rapid prototyping

(redirected from Microstereolithography)

rapid prototyping

[¦rap·əd ′prōd·ə‚tīp·iŋ]
(industrial engineering)
A modeling process used in product design in which a CAD drawing of a part is processed to create a file of the part in slices, and then a part is built by depositing layer (slice) upon layer of material; includes stereolithography, selective laser sintering, or fused deposition modeling.

rapid prototyping

(programming)
The creation of a working model of a software module to demonstrate the feasibility of the function. The prototype is later refined for inclusion in a final product.

rapid prototyping

Building a part one layer at a time using a method of additive fabrication such as 3D printing. Such parts are used for concept modeling to determine if the product design meets the customer's expectations. The parts are also used for form, fit and function to make sure they work properly with other parts. Contrast with rapid manufacturing. See 3D printing. See also RAD.
References in periodicals archive ?
Delhote et al., "Fabrication of millimeter wave components via ceramic stereo- and microstereolithography processes," Journal of the American Ceramic Society, vol.
Zhang, "Projection microstereolithography using digital micro-mirror dynamic mask," Sensors and Actuators A: Physical, vol.
To print shape-memory structures with even finer details, Fang and his colleagues used a 3-D printing process they have pioneered, called microstereolithography, in which they use light from a projector to print patterns on successive layers of resin.
The SLA3500 system available at the UPM Product Development Laboratory allows us to manufacture details down to about 150 [micro]m, although more recent studies on the development of microstereolithography are gradually increasing its precision to submicrometric scales (NanoScribe GmbH), in spite of greatly limiting final part size to only a few [mm.sup.3].
Wicker, "Multi-material microstereolithography," The International Journal of Advanced Manufacturing Technology, Vol.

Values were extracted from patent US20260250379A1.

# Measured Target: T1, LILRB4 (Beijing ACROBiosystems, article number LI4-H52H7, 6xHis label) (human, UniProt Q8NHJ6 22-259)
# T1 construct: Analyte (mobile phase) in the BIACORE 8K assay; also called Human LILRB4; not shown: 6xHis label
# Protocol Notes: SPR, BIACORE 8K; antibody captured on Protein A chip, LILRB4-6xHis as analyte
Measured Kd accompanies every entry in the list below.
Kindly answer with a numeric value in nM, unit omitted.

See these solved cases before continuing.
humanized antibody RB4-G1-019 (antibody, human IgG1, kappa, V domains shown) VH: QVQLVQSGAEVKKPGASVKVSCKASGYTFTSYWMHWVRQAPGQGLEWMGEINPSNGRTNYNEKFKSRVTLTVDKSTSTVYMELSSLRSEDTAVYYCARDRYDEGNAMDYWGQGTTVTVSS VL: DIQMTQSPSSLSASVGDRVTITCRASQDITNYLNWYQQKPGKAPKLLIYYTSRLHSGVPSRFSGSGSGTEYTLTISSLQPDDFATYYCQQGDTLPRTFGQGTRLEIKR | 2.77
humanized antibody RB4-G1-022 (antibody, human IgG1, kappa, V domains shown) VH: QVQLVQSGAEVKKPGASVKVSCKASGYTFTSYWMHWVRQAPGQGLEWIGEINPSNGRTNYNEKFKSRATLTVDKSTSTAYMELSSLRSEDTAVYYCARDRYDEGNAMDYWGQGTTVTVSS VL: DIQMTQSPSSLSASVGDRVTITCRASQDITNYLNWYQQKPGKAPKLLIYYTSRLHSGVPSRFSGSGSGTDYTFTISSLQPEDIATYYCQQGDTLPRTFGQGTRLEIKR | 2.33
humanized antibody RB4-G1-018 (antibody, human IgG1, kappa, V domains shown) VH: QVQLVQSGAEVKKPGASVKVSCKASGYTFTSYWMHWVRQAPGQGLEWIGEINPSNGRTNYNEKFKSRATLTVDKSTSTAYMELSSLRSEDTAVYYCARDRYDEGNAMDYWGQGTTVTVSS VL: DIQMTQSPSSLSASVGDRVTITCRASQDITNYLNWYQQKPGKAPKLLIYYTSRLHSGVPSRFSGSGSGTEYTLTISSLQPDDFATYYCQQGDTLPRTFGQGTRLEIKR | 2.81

The study authors made a disc of biodegradable material which can be fixed over the cornea using a combination of techniques known as microstereolithography and electrospinning.
Using a combination of techniques known as microstereolithography and electrospinning, the researchers are able to make a disc of biodegradable material, which can be fixed over the cornea.
Microstereolithography, a rapid prototyping process originally developed 15 years ago at Japan's Nagoya University, now generates layers only 200 nanometers thick.
Structures made with digital light processing and microstereolithography and rapid prototyping based on two-photon absorption photopolymerization techniques are presented.
Matsuda, "Photo-polymerized microarchitectural constructs prepared by microstereolithography ([mu]SL) using liquid acrylate-end-capped trimethylene carbonate-based prepolymers," Biomaterials, vol.
Sun's tiny, prism-shaped cloaking structure, less than 10 millimetres long, was created using a technique called electronic transfer microstereolithography, where researchers use a data projector to project an image on a liquid polymer, then use light to transform the liquid layer into a thin solid layer.
Meanwhile, research that began in the Department of Industrial and Manufacturing Engineering at Pennsylvania State University is extending the range of material options for MEMS made by a process known as microstereolithography. In a paper presented last fall at the Mechanical Engineering Congress in Nashville, the authors described 3-D ceramic structures with thicknesses of 50 microns to a millimeter, created by applying layer on layer of alumina ranging in thickness from 10 to 20 microns.